the official site of Michael Shermer

top navigation:
Scientific American

Is God Dying?

published December 2013 | comments (15)
The decline of religion and the rise of the “nones”
magazine cover

Since the early 20th century, with the rise of mass secular education and the diffusion of scientific knowledge through popular media, predictions of the deity’s demise have fallen short, and in some cases—such as in that of the U.S.—religiosity has actually increased. This ratio is changing. According to a 2013 survey of 14,000 people in 13 nations (Germany, France, Sweden, Spain, Switzerland, Turkey, Israel, Canada, Brazil, India, South Korea, the U.K. and the U.S.) that was conducted by the German Bertelsmann Foundation for its Religion Monitor, there is both widespread approval for the separation of church and state, as well as a decline in religiosity over time and across generations.

In response to the statements “Only politicians who believe in God are suitable for public office” and “Leading religious figures should exercise an influence on government decisions,” even in über-religious America only 25 percent agreed with the former and 28 percent with the latter. All other countries reported lower figures (with Spain at or near the bottom at 8 and 13 percent and Germany in the middle at 10 and 21 percent, respectively). Moreover, most of the countries in the survey showed a declining trend in religiosity, especially among the youth. In Spain, for example, 85 percent of respondents older than 45 reported being moderately to very religious, but only 58 percent of those younger than 29 said they were. In Europe in general, only 30 to 50 percent said that religion is important in their own lives. (continue reading…)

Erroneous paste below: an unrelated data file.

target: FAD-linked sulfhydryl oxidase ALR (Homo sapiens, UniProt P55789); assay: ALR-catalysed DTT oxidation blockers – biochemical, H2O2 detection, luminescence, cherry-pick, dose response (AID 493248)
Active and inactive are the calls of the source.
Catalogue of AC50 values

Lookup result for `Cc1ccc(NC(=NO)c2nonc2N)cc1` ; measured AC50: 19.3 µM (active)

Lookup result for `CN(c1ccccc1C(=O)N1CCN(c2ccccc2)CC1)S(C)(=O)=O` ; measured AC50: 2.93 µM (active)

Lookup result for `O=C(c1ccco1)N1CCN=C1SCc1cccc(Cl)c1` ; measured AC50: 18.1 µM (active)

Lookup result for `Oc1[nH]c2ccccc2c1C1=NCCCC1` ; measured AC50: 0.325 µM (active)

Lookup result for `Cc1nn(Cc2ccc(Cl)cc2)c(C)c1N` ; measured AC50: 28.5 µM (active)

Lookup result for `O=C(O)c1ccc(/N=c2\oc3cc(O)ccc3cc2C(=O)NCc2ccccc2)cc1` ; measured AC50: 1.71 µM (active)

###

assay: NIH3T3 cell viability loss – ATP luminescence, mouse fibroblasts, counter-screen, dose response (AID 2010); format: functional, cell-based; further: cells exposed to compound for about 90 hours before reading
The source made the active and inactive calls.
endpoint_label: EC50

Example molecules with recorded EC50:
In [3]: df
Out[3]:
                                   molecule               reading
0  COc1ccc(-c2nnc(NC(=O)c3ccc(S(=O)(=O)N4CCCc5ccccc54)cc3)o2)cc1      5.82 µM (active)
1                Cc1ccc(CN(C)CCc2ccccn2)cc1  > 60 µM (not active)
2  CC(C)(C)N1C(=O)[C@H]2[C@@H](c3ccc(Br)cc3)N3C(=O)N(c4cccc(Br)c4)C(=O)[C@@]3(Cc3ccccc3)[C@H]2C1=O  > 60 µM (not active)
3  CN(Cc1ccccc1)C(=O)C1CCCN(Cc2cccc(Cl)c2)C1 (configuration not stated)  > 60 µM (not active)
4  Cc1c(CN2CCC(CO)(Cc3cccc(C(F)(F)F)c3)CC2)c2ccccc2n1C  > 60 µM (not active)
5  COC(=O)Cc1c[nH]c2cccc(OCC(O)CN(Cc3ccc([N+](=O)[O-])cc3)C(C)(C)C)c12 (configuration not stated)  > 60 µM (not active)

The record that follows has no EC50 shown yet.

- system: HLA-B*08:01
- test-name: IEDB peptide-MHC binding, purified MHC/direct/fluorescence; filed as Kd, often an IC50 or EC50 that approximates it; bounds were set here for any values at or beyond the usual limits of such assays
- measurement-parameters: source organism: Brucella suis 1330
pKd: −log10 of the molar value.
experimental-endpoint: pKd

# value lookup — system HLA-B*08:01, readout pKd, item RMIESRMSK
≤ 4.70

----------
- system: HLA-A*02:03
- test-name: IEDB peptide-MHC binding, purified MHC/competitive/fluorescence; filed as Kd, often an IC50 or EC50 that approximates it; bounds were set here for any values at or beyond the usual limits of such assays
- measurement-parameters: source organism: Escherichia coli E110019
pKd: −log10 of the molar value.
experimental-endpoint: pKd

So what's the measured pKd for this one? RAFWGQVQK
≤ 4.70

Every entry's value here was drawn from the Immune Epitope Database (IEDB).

topics in this column: , , , ,

Sovereign Insanity

published November 2013 | comments (34)
How weird beliefs can land you in jail
magazine cover

When I was in college, my friend and I attended a tax seminar in which we were told that paying taxes was unnecessary because the Sixteenth Amendment—empowering Congress to levy an income tax—was never legally ratified. After a long and detailed history of the IRS, we were advised not to file a tax return and given instructions on what to do and say when the feds come a-knockin’. The slick presentation seemed internally coherent and logically plausible in the room, but later, after some reflection, I figured it couldn’t possibly be true because no one would pay taxes if it were. In contrast, my friend went for it and got away tax-free for years, until the IRS caught up with him and he got his comeuppance.